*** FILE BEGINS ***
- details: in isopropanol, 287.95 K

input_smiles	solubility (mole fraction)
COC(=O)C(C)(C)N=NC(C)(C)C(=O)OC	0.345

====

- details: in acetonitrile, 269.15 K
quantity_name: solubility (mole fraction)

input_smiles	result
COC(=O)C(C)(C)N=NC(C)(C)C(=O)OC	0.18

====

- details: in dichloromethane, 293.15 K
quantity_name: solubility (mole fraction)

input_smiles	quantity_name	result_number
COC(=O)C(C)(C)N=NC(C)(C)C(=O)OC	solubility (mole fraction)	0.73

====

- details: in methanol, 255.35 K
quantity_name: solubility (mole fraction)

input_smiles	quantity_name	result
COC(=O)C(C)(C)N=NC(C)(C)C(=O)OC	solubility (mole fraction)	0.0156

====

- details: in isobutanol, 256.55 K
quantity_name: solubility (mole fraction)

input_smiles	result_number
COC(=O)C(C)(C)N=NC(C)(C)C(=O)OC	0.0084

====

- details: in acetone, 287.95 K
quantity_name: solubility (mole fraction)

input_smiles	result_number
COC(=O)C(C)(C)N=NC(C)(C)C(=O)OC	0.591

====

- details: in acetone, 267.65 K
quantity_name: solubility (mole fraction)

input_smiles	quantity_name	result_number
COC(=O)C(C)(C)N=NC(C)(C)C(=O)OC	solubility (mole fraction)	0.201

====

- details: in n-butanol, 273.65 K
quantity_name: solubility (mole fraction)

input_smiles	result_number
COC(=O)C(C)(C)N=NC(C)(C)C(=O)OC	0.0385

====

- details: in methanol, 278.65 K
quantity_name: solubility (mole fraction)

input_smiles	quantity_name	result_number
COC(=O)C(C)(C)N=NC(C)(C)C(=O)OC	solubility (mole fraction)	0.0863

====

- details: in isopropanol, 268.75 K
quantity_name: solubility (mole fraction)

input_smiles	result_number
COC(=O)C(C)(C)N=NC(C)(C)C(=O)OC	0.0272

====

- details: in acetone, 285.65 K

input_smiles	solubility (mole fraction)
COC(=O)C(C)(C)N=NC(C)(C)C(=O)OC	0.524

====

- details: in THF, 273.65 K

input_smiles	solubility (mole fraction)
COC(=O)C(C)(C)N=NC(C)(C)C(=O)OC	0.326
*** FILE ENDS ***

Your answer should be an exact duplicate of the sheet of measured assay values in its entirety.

- details: in isopropanol, 287.95 K

input_smiles	solubility (mole fraction)
COC(=O)C(C)(C)N=NC(C)(C)C(=O)OC	0.345

====

- details: in acetonitrile, 269.15 K
quantity_name: solubility (mole fraction)

input_smiles	result
COC(=O)C(C)(C)N=NC(C)(C)C(=O)OC	0.18

====

- details: in dichloromethane, 293.15 K
quantity_name: solubility (mole fraction)

input_smiles	quantity_name	result_number
COC(=O)C(C)(C)N=NC(C)(C)C(=O)OC	solubility (mole fraction)	0.73

====

- details: in methanol, 255.35 K
quantity_name: solubility (mole fraction)

input_smiles	quantity_name	result
COC(=O)C(C)(C)N=NC(C)(C)C(=O)OC	solubility (mole fraction)	0.0156

====

- details: in isobutanol, 256.55 K
quantity_name: solubility (mole fraction)

input_smiles	result_number
COC(=O)C(C)(C)N=NC(C)(C)C(=O)OC	0.0084

====

- details: in acetone, 287.95 K
quantity_name: solubility (mole fraction)

input_smiles	result_number
COC(=O)C(C)(C)N=NC(C)(C)C(=O)OC	0.591

====

- details: in acetone, 267.65 K
quantity_name: solubility (mole fraction)

input_smiles	quantity_name	result_number
COC(=O)C(C)(C)N=NC(C)(C)C(=O)OC	solubility (mole fraction)	0.201

====

- details: in n-butanol, 273.65 K
quantity_name: solubility (mole fraction)

input_smiles	result_number
COC(=O)C(C)(C)N=NC(C)(C)C(=O)OC	0.0385

====

- details: in methanol, 278.65 K
quantity_name: solubility (mole fraction)

input_smiles	quantity_name	result_number
COC(=O)C(C)(C)N=NC(C)(C)C(=O)OC	solubility (mole fraction)	0.0863

====

- details: in isopropanol, 268.75 K
quantity_name: solubility (mole fraction)

input_smiles	result_number
COC(=O)C(C)(C)N=NC(C)(C)C(=O)OC	0.0272

====

- details: in acetone, 285.65 K

input_smiles	solubility (mole fraction)
COC(=O)C(C)(C)N=NC(C)(C)C(=O)OC	0.524

====

- details: in THF, 273.65 K

input_smiles	solubility (mole fraction)
COC(=O)C(C)(C)N=NC(C)(C)C(=O)OC	0.326